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Abstract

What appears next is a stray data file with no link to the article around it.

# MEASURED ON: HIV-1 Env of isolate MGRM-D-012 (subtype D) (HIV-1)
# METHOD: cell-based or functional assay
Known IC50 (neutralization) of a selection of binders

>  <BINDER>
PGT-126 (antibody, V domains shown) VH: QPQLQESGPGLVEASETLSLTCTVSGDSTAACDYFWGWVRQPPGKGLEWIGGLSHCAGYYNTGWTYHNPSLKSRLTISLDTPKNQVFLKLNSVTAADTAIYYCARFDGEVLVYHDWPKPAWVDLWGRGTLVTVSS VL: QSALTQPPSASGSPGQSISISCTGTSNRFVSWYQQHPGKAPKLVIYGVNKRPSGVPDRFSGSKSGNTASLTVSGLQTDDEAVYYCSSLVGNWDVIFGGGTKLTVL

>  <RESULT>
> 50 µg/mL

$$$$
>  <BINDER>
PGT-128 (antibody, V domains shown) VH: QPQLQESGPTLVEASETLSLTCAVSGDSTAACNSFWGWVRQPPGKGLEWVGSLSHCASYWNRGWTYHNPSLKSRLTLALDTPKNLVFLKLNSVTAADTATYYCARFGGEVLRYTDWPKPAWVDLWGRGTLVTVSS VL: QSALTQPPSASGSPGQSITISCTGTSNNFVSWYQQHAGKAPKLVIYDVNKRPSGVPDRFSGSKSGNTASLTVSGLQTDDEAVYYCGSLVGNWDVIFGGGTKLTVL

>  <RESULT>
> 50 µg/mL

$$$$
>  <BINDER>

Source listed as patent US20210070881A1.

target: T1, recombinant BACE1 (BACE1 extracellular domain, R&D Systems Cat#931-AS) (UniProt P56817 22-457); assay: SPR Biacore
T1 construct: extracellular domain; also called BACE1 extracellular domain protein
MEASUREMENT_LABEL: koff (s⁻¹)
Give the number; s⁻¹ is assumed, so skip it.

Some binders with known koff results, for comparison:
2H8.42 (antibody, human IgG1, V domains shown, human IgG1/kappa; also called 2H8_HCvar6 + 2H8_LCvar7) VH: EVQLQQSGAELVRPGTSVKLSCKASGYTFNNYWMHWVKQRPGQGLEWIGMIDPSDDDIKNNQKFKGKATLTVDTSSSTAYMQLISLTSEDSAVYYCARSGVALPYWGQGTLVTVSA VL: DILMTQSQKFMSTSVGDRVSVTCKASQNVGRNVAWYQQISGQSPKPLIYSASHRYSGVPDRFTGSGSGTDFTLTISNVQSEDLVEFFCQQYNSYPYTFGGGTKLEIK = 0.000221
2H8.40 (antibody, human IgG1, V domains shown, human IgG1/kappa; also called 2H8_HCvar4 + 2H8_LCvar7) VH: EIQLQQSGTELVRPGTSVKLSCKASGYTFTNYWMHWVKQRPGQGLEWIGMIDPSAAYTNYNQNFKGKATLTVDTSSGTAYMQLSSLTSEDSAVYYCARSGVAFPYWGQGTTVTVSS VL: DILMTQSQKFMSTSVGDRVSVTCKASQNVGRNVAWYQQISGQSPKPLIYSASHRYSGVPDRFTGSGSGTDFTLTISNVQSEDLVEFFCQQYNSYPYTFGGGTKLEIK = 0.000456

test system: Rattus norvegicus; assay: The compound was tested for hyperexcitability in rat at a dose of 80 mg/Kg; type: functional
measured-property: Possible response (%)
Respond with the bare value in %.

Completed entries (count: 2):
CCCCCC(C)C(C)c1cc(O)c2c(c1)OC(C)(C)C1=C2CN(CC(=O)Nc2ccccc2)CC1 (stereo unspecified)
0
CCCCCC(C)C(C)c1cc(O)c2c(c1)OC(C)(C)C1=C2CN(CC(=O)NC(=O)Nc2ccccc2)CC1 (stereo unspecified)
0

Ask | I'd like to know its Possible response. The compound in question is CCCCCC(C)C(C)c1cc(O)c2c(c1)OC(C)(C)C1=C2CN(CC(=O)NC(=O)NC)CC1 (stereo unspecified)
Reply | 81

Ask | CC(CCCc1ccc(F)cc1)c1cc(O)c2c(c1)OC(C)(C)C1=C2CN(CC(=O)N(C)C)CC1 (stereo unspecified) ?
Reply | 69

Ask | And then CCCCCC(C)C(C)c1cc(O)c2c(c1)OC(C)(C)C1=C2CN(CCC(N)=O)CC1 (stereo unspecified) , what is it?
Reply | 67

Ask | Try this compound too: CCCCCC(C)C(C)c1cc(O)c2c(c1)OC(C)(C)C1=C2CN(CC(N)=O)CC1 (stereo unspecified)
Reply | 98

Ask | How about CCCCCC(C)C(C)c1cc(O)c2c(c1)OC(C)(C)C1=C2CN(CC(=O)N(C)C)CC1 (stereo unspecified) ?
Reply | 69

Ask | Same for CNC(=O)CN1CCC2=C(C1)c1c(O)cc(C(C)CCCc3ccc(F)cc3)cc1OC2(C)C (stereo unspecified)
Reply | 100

In the present study, we investigated the effects of spermine on postnatal liver maturation in suckling rats. The animals were given spermine either per os (8 μmol) or by intraperitoneal injection (1 μmol), once daily for three or five days. The percentage of liver cells in different cell cycle phases and of diploid cells in the parenchyma was estimated. The protein content, ornithine aminotransferase (OAT) activity, and content of DNA polyamines and receptors for polymeric immunoglobulins (RPI) were also measured in liver extracts. The ingestion of spermine had the following effects: the percentage of the cells in S and G2M phases of the cell cycle diminished the percentage of diploid cells increased the content of polymeric immunoglobulin receptors increased; the OAT activity increased; the contents of putrescine and spermidine decreased and almost reached adult values; and the spermidine/spermine ratio became similar to that observed in the liver of adult rats. These phenomena were detected 40 hours after the beginning of oral spermine treatment. The intraperitoneal injection of spermine had no effect on the OAT activity, but it decreased the spermidine content and enhanced the spermine content. Our data demonstrated for the first time that dietary polyamines play a role in the initiation of liver postnatal maturation in suckling rats.